NASA admits city-smashing asteroid could appear with only days' notice

Scientists have outlined three possible ways to stop a civilisation-ending asteroid from hitting the Earth.

NASA on Thursday (NZ time) released a document outlining what needs to be done, from developing the technology to stop an asteroid to figuring out how emergency services should respond in the event the technology fails.

The National Near-Earth Object Preparedness Strategy and Action Plan also reveals how little NASA and other space agencies know about the potential threat.

"NASA is confident that it has discovered and catalogued all near-Earth asteroids large enough to cause significant global damage and determined that they are not on collision courses with Earth, but there is still some chance that large comets from the outer solar system could appear and impact the Earth with warning times as short as a few months," the report said.

The threat

While astronomers are pretty sure there are no near-Earth objects (NEOs) with the destructive potential of the one that ended the dinosaur age 66 million years ago, they admit others with nearly as much power could be out there, undiscovered.

"According to current estimates, there are almost 10 million NEOs larger than 20 metres, but they are extremely difficult to detect prior to entering Earth's atmosphere," the report reads.

The meteor over Chelyabinsk in 2013.
The meteor over Chelyabinsk in 2013. Photo credit: Reuters

The asteroid that exploded over Chelyabinsk in Russia in 2013 had "roughly 20-30 times more energy than that released by the first atomic bombs", and no one saw it coming. More than 1000 people were injured.

The object that exploded over Tunguska in 1908 could have destroyed a city as large as New York, and the report estimates fewer than 5 percent of NEOs that size have been discovered. 

"NASA estimates there are over 300,000 objects larger than 40 metres that could pose an impact hazard and would be very challenging to detect more than a few days in advance."

Damage at the Tunguska site, photographed in 1938 - 30 years afterwards.
Damage at the Tunguska site, photographed in 1938 - 30 years afterwards. Photo credit: Getty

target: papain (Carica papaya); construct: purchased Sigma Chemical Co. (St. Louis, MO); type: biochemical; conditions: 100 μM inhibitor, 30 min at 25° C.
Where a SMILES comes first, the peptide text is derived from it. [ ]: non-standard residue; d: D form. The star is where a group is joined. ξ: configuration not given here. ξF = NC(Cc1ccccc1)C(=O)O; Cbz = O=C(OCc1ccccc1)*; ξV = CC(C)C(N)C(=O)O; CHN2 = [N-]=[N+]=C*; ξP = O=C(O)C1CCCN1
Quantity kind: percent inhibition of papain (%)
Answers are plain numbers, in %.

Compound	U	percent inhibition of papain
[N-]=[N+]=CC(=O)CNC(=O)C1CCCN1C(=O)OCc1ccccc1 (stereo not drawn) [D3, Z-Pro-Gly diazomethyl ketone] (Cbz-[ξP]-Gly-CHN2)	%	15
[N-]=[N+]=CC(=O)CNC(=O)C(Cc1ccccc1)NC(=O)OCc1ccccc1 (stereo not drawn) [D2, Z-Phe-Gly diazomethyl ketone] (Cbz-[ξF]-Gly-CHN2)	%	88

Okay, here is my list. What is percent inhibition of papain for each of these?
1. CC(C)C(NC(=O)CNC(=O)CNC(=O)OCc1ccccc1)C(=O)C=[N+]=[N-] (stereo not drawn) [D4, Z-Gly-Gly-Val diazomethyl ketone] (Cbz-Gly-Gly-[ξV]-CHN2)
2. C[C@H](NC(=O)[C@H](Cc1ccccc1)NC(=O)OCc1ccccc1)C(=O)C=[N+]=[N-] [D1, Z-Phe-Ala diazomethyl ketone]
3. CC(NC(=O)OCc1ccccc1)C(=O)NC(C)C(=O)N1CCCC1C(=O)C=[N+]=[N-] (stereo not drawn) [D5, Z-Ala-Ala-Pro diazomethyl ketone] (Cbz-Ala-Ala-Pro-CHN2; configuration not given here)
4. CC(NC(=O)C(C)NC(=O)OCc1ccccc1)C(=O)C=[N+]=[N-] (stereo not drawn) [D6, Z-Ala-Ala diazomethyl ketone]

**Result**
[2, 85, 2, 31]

Luckily Tunguska is in the Siberian wilderness, and despite the shocking power of the explosion, there were no recorded human casualties - but 80 million trees were knocked clean over.

Not even half the NEOs capable of inflicting damage on a continent-wide scale are believed to have been catalogued. 'Oumuamua, which passed by the Earth late last year, was the size of a skyscraper and came from outside the solar system - scientists didn't even know it was here until it was already leaving. If it had hit Earth, it could have had enough power to level a city.

The potential solutions

NASA has settled on three potential ways a threatening NEO could be neutralised.

The first, made famous by action filmmaker Michael Bay's 1998 classic Armageddon, is to nuke it.

"Disruption via nuclear explosive device may be the only feasible option for NEOs that are very large or come with short warning time," the report states.

But it wouldn't involve sending Bruce Willis, or anyone else, to the asteroid itself.

"It makes a good movie, but we did not see in our study any technique that would require the involvement of astronauts," NASA planetary defence officer Lindley Johnson said.

The second is also fairly obvious - knock it out of the way using a "kinetic impactor". This could either be a spacecraft aimed right at the asteroid at high speed, or a small nuclear device, which changes the asteroid's course.

The third NASA calls a "gravity tractor" - a "spacecraft positioned near a NEO that uses the spacecraft's own gravity over a long period of time to slowly change the NEO's orbit".

All of these options however are only feasible with at least 10 years' notice, Mr Johnson said at the report's unveiling. Any sooner than that, and evacuating the impact area would be the only real option.

Avoiding mass panic would require a lot of planning and cooperation between agencies, he said.

"With the internet this information about a detection of an asteroid that could be a threat is going to be instantly out. It's not something that can be hidden."

NASA wants more funding for telescopes to find the NEOs it's missed so far.